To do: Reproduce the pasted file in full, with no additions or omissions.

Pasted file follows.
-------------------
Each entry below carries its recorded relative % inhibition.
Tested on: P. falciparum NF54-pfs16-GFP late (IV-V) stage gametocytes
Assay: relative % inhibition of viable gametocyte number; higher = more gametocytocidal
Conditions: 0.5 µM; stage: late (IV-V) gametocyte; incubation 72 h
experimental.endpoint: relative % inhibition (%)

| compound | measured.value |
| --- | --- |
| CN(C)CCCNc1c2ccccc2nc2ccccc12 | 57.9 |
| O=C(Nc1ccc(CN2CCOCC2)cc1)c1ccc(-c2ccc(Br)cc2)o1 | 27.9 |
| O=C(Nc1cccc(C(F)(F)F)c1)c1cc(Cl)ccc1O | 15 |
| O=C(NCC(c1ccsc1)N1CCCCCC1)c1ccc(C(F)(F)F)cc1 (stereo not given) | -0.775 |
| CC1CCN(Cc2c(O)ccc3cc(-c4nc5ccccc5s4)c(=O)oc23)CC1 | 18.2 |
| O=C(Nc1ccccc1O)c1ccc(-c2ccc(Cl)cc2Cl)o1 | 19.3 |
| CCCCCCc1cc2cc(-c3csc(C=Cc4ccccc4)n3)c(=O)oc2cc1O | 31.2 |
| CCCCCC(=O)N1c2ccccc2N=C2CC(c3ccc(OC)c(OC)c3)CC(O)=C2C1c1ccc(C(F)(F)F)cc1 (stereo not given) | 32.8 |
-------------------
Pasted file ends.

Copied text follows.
Each entry below carries its recorded relative % inhibition.
Tested on: P. falciparum NF54-pfs16-GFP late (IV-V) stage gametocytes
Assay: relative % inhibition of viable gametocyte number; higher = more gametocytocidal
Conditions: 0.5 µM; stage: late (IV-V) gametocyte; incubation 72 h
experimental.endpoint: relative % inhibition (%)

| compound | measured.value |
| --- | --- |
| CN(C)CCCNc1c2ccccc2nc2ccccc12 | 57.9 |
| O=C(Nc1ccc(CN2CCOCC2)cc1)c1ccc(-c2ccc(Br)cc2)o1 | 27.9 |
| O=C(Nc1cccc(C(F)(F)F)c1)c1cc(Cl)ccc1O | 15 |
| O=C(NCC(c1ccsc1)N1CCCCCC1)c1ccc(C(F)(F)F)cc1 (stereo not given) | -0.775 |
| CC1CCN(Cc2c(O)ccc3cc(-c4nc5ccccc5s4)c(=O)oc23)CC1 | 18.2 |
| O=C(Nc1ccccc1O)c1ccc(-c2ccc(Cl)cc2Cl)o1 | 19.3 |
| CCCCCCc1cc2cc(-c3csc(C=Cc4ccccc4)n3)c(=O)oc2cc1O | 31.2 |
| CCCCCC(=O)N1c2ccccc2N=C2CC(c3ccc(OC)c(OC)c3)CC(O)=C2C1c1ccc(C(F)(F)F)cc1 (stereo not given) | 32.8 |